GM, Disney, Shell and 1,200 others begin pricing carbon

International companies put a price on carbon dioxide emissions: report

The General Motors world headquarters is seen in downtown Detroit, Michigan May 31, 2009. REUTERS/Rebecca Cook
The General Motors world headquarters is seen in downtown Detroit, Michigan May 31, 2009. REUTERS/Rebecca Cook

More than 1,200 global businesses, including U.S. companies such as Disney, Shell and General Motors, are moving to embrace a carbon price — even if President Donald Trump isn’t, according to a new report by a Washington, D.C., climate think tank.

While the president has suggested that tackling climate change will undermine the economy and hamstring businesses, chief executives have been busy voluntarily putting a price on their own carbon dioxide emissions.

Pricing carbon — assigning a dollar value per ton of carbon dioxide emissions — creates a financial incentive for companies to reduce emissions.

The report published on Tuesday by the Center for Climate and Energy Solutions is the first major study of corporate carbon pricing since Trump’s election.

The findings are based on information disclosed to CDP, formerly known as Carbon Disclosure Project, an organization that helps investors, companies and cities track greenhouse gas emissions, as well as the companies’ sustainability reports.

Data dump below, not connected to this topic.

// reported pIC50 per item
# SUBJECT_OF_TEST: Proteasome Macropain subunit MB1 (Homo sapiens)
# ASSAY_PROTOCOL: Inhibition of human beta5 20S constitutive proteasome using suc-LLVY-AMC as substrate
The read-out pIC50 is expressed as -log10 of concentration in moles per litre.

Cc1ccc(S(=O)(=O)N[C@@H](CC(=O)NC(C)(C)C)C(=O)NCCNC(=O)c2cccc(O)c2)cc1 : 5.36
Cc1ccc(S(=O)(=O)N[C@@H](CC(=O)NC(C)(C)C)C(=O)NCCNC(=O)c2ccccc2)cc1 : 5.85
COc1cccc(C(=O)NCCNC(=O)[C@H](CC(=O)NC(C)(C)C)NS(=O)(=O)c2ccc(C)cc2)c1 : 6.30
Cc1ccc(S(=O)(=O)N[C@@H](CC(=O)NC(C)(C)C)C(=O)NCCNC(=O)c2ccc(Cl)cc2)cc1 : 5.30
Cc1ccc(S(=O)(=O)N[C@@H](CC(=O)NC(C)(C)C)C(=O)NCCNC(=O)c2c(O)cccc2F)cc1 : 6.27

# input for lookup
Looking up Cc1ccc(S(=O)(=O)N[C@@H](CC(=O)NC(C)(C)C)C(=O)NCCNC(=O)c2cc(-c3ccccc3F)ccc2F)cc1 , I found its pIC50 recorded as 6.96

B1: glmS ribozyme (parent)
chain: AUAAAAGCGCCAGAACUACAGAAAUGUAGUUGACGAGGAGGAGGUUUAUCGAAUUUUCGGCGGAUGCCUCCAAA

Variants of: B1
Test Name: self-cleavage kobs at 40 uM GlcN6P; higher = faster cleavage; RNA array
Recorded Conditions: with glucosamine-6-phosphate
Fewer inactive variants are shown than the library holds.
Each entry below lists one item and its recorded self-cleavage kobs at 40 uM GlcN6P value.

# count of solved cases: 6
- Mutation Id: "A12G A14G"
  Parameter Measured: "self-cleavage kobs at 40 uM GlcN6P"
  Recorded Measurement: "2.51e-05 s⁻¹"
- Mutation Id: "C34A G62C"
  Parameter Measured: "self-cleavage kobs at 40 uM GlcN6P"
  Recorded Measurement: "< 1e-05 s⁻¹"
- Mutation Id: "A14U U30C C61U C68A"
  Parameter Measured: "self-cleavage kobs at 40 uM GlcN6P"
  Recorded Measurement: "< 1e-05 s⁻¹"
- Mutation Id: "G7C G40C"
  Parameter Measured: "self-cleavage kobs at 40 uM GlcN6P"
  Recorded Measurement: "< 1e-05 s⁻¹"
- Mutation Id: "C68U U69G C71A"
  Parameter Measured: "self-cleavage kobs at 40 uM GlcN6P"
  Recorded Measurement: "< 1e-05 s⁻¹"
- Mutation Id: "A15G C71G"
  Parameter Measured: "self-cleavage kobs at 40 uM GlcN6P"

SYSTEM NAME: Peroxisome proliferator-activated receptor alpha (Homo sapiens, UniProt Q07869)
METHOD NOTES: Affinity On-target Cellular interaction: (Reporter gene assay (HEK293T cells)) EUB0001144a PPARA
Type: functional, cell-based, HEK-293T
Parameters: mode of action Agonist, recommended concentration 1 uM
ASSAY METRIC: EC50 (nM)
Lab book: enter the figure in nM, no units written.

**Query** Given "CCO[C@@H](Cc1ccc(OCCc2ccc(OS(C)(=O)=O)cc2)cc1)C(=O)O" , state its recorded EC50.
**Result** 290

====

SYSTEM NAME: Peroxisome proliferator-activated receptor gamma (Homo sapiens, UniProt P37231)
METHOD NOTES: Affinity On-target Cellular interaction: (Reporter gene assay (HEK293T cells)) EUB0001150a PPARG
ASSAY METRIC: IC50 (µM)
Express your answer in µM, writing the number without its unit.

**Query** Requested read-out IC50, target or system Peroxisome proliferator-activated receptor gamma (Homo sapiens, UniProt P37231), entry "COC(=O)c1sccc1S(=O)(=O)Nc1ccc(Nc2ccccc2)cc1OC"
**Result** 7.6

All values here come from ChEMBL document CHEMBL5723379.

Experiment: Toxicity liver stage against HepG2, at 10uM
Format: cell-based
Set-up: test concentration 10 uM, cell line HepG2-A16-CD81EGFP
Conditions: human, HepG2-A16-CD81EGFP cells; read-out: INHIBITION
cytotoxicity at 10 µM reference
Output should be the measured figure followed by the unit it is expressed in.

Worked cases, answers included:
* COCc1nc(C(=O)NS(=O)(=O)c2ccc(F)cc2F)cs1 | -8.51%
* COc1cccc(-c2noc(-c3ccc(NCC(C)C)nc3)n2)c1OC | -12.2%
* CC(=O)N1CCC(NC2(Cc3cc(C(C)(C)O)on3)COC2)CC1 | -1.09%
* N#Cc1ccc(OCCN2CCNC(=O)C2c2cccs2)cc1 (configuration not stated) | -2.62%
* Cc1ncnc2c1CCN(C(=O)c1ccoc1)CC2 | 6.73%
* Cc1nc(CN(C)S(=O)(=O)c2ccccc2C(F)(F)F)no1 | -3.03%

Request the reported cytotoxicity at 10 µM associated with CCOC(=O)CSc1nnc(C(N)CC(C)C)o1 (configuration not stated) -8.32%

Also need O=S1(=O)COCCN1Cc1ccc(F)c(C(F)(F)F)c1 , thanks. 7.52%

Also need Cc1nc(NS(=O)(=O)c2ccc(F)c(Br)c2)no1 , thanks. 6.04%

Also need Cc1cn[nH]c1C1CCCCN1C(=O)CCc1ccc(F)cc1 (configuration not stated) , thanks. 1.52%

The CDP found that 517 companies have put a price on carbon and 732 are planning to do so in the next two years.

The think tank also interviewed representatives from 20 major companies between November 2016 and July 2017.


Companies that have put a price on carbon include Microsoft, Disney, Swiss Re, Unilever, Shell, BP, BHP Billiton, Rio Tinto and General Motors.

“Carbon pricing is a tool that is rising on the corporate agenda. It has grown across all sectors and geographies,” Manjyot Bhan, the lead author of the Center for Climate and Energy Solutions report, told the Washington Post.

According to the World Bank, governments in 42 countries and more than 20 cities, states and provinces have either put a price on carbon or intend to do so.

California has recently extended its cap-and-trade scheme out to 2030, forcing big polluters to buy and trade carbon credits to cover their emissions. The European Union has been pricing emissions since 2005, and China is expected to launch a nationwide trading scheme in the next four months.

There’s nothing to force companies outside of such jurisdictions to price their carbon emissions. But a growing number of businesses are doing so of their own accord.

According to CDP data for 2016, more than 1,200 companies are either pursuing internal carbon pricing or planning to do so in the next two years — an increase of 23 percent compared with 2015.

About 80 businesses in the United States have a price on carbon and 130 plan to do so in the next two years, according to the CDP.



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